Lady Butler's famous painting of Dr. William Brydon, initially thought to be the sole survivor, gasping his way to the British outpost in Jalalabad, helped make Afghanistan's reputation as a graveyard for foreign armies and became one of the great epics of empire.
In 1843 British army chaplain G.R. Gleig wrote a memoir of the disastrous (First) Anglo-Afghan War, of which he was one of the very few survivors. He wrote that it was
a war begun for no wise purpose, carried on with a strange mixture of rashness and timidity, brought to a close after suffering and disaster, without much glory attached either to the government which directed, or the great body of troops which waged it. Not one benefit, political or military, was acquired with this war. Our eventual evacuation of the country resembled the retreat of an army defeated”.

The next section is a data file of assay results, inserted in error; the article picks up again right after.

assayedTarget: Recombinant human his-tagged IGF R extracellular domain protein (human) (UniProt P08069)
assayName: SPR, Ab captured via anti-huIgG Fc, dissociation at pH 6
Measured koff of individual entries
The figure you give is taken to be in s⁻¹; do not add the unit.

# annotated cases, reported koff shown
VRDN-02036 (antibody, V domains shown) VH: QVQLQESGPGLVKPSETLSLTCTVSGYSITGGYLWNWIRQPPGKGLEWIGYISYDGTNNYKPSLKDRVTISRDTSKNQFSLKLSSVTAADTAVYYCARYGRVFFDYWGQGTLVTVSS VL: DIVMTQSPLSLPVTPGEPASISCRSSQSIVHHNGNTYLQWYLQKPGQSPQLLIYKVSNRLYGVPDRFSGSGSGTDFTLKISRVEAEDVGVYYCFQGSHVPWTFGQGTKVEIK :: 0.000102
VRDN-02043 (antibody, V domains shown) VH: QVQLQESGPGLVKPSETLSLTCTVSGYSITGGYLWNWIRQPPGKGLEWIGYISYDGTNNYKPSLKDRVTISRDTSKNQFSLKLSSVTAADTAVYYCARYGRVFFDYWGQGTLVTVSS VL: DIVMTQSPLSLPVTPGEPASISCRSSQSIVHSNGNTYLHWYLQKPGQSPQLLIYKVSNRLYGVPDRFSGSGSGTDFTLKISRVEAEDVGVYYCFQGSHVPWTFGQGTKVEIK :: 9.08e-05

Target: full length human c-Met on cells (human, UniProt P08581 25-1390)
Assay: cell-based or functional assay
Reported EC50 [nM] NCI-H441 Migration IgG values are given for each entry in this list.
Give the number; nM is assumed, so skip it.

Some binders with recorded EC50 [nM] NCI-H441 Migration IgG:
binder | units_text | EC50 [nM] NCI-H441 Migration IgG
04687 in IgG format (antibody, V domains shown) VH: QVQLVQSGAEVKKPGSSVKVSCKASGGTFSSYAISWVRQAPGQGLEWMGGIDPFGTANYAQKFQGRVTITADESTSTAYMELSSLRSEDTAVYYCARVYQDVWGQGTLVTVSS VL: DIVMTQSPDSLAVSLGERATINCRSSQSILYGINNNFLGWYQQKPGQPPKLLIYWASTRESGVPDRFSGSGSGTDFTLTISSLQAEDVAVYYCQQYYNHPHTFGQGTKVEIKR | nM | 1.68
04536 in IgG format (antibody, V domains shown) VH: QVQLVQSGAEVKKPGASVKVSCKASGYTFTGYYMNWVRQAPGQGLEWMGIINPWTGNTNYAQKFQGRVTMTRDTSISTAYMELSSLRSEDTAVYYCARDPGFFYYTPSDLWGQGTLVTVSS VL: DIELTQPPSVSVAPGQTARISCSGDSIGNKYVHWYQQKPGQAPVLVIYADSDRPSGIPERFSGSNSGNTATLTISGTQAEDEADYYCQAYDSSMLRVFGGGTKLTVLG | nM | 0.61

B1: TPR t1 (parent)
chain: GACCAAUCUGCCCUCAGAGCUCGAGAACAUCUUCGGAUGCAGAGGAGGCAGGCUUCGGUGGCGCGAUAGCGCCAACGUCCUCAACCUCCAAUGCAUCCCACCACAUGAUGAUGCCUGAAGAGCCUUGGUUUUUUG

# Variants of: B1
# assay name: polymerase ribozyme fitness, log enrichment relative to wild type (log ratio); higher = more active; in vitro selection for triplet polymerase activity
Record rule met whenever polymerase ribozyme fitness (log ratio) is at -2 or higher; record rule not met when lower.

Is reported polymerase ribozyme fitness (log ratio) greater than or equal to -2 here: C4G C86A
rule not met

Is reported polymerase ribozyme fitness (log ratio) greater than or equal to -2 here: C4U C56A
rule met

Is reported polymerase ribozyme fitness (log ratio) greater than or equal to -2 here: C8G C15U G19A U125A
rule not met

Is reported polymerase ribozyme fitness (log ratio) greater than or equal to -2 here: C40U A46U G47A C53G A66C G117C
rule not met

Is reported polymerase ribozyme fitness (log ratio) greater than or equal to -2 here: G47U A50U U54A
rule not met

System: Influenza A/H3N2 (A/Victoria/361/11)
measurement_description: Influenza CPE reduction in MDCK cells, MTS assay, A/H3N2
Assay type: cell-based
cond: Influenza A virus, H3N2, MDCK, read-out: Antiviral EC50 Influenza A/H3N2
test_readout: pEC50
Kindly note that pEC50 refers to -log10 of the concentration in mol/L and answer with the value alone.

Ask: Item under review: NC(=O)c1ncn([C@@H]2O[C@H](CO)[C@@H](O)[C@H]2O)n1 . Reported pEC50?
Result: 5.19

The battle honour of 'Afghanistan 1839' was awarded to all units of the presidency armies of the East India Company that had proceeded beyond the Bolan Pass, by gazette of the governor-general, dated 19 November 1839, the spelling changed from 'Afghanistan' to 'Affghanistan' by Gazette of India No. 1079 of 1916, and the date added in 1914. All the honours awarded for this war are considered to be non-repugnant. The units awarded this battle honour were:
- 4th Bengal Irregular Cavalry – 1 Horse
- 5th Madras Infantry
- Poona Auxiliary Horse – Poona Horse
- Bombay Sappers & Miners – Bombay Engineer Group
- 31st Bengal Infantry
- 43rd Bengal Infantry
- 19th Bombay Infantry
- 1st Bombay Cavalry – 13th Lancers
- 2nd, 3rd Bengal Cavalry – mutinied in 1857.
- 2nd, 3rd Companies of Bengal Sappers and Miners – mutinied in 1857.
- 16th, 35th, 37th, 48th Bengal Infantry – mutinied in 1857.
- 42nd Bengal Infantry (5th LI) – disbanded 1922.